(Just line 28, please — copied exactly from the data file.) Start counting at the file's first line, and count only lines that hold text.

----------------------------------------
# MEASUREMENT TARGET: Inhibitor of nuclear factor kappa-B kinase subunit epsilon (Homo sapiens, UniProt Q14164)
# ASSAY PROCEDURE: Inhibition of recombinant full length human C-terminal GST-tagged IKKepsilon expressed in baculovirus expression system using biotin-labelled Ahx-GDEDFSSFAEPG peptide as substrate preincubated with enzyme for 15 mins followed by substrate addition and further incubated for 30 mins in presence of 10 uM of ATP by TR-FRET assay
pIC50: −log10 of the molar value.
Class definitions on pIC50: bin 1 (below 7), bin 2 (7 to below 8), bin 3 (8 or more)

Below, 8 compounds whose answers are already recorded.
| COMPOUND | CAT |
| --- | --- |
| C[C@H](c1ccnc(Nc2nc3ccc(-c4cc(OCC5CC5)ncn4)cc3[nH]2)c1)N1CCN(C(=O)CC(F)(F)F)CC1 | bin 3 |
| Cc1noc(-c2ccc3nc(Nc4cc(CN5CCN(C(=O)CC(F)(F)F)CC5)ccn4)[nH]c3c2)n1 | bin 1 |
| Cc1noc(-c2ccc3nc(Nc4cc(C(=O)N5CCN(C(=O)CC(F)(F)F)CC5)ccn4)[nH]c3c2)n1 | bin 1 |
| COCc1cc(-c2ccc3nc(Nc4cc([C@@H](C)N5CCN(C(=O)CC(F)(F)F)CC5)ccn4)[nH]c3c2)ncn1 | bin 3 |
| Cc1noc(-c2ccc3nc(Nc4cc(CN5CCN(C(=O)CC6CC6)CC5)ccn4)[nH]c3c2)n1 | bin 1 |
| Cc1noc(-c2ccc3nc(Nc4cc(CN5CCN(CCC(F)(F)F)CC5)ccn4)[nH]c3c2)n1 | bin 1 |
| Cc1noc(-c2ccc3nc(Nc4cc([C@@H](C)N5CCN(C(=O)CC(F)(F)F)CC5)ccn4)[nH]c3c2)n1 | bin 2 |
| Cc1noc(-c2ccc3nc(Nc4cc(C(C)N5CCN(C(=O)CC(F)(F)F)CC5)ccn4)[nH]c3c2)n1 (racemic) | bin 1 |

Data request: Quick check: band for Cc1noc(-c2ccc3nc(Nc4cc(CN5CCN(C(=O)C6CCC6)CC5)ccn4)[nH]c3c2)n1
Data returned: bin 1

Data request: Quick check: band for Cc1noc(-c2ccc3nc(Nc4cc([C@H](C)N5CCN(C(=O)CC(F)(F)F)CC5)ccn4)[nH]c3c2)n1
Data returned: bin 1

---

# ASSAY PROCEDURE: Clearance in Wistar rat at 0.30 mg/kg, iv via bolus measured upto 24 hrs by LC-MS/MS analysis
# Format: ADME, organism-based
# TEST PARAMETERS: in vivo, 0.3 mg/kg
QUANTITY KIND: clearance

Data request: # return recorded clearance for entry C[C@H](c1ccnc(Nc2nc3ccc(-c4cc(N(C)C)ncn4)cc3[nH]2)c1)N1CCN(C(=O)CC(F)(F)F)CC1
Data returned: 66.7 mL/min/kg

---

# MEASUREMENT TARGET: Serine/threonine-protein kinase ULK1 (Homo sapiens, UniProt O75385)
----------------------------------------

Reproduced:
# MEASUREMENT TARGET: Serine/threonine-protein kinase ULK1 (Homo sapiens, UniProt O75385)